Let’s begin with a quick question: Sam wants to start his own business from scratch, while Mary wants to acquire an existing business – but both need to secure financing in order to do so. Which one will have an easier time securing their loan?
While no guarantees can be made, it is probably the case that Mary, who wants to acquire an existing business, will find it easier (or at least less daunting) to get a loan than Sam, who needs to fund a start-up.
Why is that though? If you think about it, it all comes down to risk. That is what prospective lenders want to minimize – the risk of business failure and the resultant failure to repay the loan.
Loan defaults are simply less likely when funding an existing business as that business has established themselves in the industry, has acquired a customer base and already has cash flow and possibly assets (such as equipment, property, buildings, etc.). A start-up has none of those things, and as we all know, there is a high failure rate with new business start-ups.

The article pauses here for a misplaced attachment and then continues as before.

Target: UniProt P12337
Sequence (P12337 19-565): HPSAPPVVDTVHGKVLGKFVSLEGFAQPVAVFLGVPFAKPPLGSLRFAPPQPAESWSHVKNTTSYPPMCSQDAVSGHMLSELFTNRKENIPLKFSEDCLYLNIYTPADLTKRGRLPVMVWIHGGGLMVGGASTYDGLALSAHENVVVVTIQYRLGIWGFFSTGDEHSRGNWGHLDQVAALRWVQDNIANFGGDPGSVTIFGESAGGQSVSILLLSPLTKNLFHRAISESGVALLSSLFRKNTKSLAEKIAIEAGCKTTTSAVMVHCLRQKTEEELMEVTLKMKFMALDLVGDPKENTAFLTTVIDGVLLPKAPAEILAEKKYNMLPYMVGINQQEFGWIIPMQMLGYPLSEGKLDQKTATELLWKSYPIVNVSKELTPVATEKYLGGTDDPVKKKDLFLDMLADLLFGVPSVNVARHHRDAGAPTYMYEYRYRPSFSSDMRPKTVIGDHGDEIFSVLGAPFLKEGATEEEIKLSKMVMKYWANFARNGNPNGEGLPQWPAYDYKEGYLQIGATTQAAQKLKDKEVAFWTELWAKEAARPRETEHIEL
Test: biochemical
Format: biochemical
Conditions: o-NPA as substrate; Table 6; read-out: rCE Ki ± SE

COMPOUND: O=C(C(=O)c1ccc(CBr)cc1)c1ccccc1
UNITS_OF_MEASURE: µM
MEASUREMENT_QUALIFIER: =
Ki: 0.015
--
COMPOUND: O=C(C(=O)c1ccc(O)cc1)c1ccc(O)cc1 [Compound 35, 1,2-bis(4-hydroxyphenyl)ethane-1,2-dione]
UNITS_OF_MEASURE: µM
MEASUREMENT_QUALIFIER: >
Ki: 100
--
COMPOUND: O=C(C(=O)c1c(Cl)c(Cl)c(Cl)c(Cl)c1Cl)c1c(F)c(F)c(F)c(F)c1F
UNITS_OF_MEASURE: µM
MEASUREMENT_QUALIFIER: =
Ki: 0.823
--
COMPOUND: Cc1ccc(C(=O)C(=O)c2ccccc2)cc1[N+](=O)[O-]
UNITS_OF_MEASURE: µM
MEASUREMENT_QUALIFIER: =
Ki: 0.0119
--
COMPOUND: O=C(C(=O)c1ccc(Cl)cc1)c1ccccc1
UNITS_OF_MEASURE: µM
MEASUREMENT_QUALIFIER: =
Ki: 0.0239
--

Especially in certain categories – such as with restaurants – lenders may be much more willing to fund an existing business than take on the increased risk of funding a brand-new business. So it makes sense to give consideration to buying (and securing financing for) an existing business in today’s economy.
Where Can You Turn? Types of Business Acquisition Loans
SBA Loans: These are loans that are “backed” by the Small Business Administration of the United States government. The SBA does not lend out money, but if you can qualify, they will be willing to extend a guarantee to your lender that, if you default on the loan, they will step in to pay most of it off. This eliminates much of the risk to the lender, as the loan is guaranteed by the full force of the U.S. government.
Borrowers will turn to SBA loans because, if they can qualify, they will get very good loan terms – a good interest rate, and typically better repayment arrangements and lower closing costs than what traditional lenders offer. You should be aware that you will need to be a well-qualified borrower with a good credit score and a record free of recent business bankruptcies. The upside is that if you are looking to purchase an existing business, and that business is doing well, it may be easier for you to qualify.